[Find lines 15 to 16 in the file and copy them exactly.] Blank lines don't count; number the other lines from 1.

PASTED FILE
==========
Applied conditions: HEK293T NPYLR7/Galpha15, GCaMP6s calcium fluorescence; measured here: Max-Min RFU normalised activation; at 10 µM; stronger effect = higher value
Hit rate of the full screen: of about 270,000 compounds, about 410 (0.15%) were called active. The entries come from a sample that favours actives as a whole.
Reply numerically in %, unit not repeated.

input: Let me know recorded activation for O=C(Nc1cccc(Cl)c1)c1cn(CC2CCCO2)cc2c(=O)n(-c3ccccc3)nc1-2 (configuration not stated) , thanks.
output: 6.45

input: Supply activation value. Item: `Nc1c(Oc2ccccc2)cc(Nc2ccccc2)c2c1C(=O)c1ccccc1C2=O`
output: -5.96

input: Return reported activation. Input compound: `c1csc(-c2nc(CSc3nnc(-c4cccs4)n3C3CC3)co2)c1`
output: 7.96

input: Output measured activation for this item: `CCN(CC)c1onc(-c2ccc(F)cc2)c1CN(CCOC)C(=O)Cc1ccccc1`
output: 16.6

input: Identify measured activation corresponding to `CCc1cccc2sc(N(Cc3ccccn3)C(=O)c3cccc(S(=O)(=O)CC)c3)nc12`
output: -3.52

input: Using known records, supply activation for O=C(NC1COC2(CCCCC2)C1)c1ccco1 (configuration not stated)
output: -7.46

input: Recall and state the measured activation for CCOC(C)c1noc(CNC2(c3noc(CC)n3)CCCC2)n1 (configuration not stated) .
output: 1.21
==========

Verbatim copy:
output: -7.46

input: Recall and state the measured activation for CCOC(C)c1noc(CNC2(c3noc(CC)n3)CCCC2)n1 (configuration not stated) .